LoopKit allows you to be spontaneous in your Live Performance. It includes over 100 sets of loops that you can use for any song or arrangement. Delivered as an Ableton Session View file, simply assign the scenes to your favorite MIDI controller (Great for Looptimus)! These generic loops include shakers, tambourines, electronic beats, arpeggiators, kick drums and more. Customize your own loop sets and play them with any song. LoopKit is available in the Loop Community Shop.  

7 Steps To Practicing For Weekend Worship

You’ve committed to start practicing more for worship on weekends, but you’re still not seeing the results you’d like from your pre-worship prep. Here are 7 ways to give your worship prep a shot in the arm:
7. Listen. Listen to the entire setlist of music with the charts or chords in front of you. This will give you the bird’s eye view you need of the weekend’s set, and help you with the next step.
6. Re-chart it. You’ll know the music far better if you chart it yourself, and something about the process of charting helps you memorize. Don’t chart it using a lead sheet- use a faster method like the Nashville tablature system to save time. Check out this LC post to learn more.
5. Take notes. If you don’t have the time or technical ability to chart the songs, go heavy on the note taking. This is your first line of defense for keeping track of the subtleties of the songs, and keep you on top of anything else not in the music like patch changes.
4. Ask questions. If you’re in doubt about a song or section, give your worship leader or music director a call and ask for guidance. It’s always better to ask, than to assume and work up the wrong part. They’ll be thrilled to hear you’re so thorough with your practicing.
3. Work it up, then program. I used to make the mistake of programming my patches before I worked up the song, which focused me more on the sounds than the song. Stick with basic stock sounds during practices, and don’t worry about tweaking your tone until you’re comfortable with the songs.
2. Ditch the sheet music. After you’ve practiced with the sheet music for awhile, get rid of it. It’ll make you more musically aware during worship and help you perform with more passion. If you feel uncomfortable, take the sheet music onstage and refer to it only if you’re really struggling to remember a section.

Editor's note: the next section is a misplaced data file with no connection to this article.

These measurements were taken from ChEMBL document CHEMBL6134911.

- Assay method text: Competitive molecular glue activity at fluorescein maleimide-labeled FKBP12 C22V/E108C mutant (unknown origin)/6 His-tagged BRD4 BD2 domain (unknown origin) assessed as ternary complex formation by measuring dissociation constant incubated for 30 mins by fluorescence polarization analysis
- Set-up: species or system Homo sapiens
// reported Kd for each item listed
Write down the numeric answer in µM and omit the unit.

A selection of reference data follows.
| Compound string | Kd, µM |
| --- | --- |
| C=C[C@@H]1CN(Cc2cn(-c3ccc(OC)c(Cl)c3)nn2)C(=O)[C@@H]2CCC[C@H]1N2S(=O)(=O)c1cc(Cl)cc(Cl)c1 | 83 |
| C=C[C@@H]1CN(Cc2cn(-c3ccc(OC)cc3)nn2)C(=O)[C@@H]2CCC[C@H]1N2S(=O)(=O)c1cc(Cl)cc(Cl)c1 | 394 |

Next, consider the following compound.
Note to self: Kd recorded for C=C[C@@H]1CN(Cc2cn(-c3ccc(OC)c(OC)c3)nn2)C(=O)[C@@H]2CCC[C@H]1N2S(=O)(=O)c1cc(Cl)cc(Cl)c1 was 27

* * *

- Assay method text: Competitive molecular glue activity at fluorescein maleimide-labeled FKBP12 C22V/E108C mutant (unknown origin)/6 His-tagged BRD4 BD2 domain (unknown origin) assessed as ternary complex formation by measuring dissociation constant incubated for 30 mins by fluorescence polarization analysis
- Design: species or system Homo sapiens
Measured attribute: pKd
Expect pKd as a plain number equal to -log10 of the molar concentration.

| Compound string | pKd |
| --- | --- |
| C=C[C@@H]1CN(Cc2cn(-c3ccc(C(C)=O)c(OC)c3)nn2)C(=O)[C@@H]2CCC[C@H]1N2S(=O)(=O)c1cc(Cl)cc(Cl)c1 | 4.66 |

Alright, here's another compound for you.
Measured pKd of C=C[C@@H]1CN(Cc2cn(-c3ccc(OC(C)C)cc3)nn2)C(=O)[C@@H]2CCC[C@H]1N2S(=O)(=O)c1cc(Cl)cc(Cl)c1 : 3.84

1. Use the “gap” method for practice. Don’t cram your practice times together at the end of the week. Plan on spending a few minutes several times during the week to go over the music, and you’ll be able to retain more and have fewer memory lapses.

Interview with Kristian Ponsford

So I’m Kristian. I love Loop Community. I’m married with a superb little boy and I live in the UK. I’m a worship leader, song writer and Ableton geek. I have just accepted a post as Creative Director for a great church in Cornwall, England and will start in September. I’m super blessed that I get to lead worship and some amazing events such as New Wine, Spring Harvest and also Spring Harvest in France. I’m also part of the extended Worship Central Team and work as an advisor and regional coordinator for them.

Q1 – I actually learnt to lead worship using loops and midi. My Dad is a church minister and sadly in 1998 most of our worship team moved away from our church and left us very short. Someone in our church bought a yamaha keyboard that played midi files on 3.5″ floppy disk!! It was my job to download the tracks edit, them and trigger them off from the keyboard. Later on I learn to play guitar and God brought some amazing musicians to join our team.
In late 2010 I was looking at how we could creatively fill out our sound and I came across a YouTube video from Matt McCoy. That started my Ableton addiction!

Q2 – Initially I started out creating in Propellerhead’s Reason but over the last year I’ve been primarily using Ableton Live. I love Ableton and it makes sense and matches the way I work. With Live 9 I have all I need for the loops I create.

Q3 – My loop setup and Ableton have become my main instrument! When I’m leading I’m using my voice, my guitar and my ableton rig. I find it really useful to see it as another instrument in our setup.
Loops have dramatically improved my worship leading and have made all the bands I use them in sound tighter and fuller. I’ve used loops in a variety of settings from bands with inexperienced musicians that need the help of additional instruments to bands with professional musicians where it supports and fills out the textures in our sound.
I have also seen churches more engaged when leading with loops, the textures and additional sounds capture people’s imagination and help inspire them in their worship. I thank God for the technology available to us right now!

Q4 – Loop Community is AMAZING! I love the fact that this level of technology is available to churches of all sizes and contexts. Loop Community is right at the sharp edge of equipping, training and resourcing churches and worship teams to utilise all this technology for the glory of God. I’d used lots of loops that i’ve found on LC that I couldn’t have found with out it and I’ve learnt loads that I wouldn’t have without LC. Its now a massive prilledge to be part of the training team and getting to meet people from all over the world and help them along the way on their ableton journeys.

Q5 – I find it helpful to try and keep a broad pallet, although I find myself drifting between styles at different seasons etc.
I’m loving Imagine Dragons – Night Visions at the moments. Here is snapshot of some of the stuff currently on my iPhone.

Hillsong United – Zion
Ben Howard – Every Kingdom
Bon Iver
Worship Central – Let it be Known
Sigur Ros
Imagine Dragons – Night Visions
Jesus Culture & Martin Smith – Live from NYC
Martin Smith – God’s Great Dance Floor
Catfish & The Bottlemen
Passion Pit – Gossamer
Mumford & Sons – Babel
Message to Bears – Folding Leaves
Of Monsters And Men – My head is an animal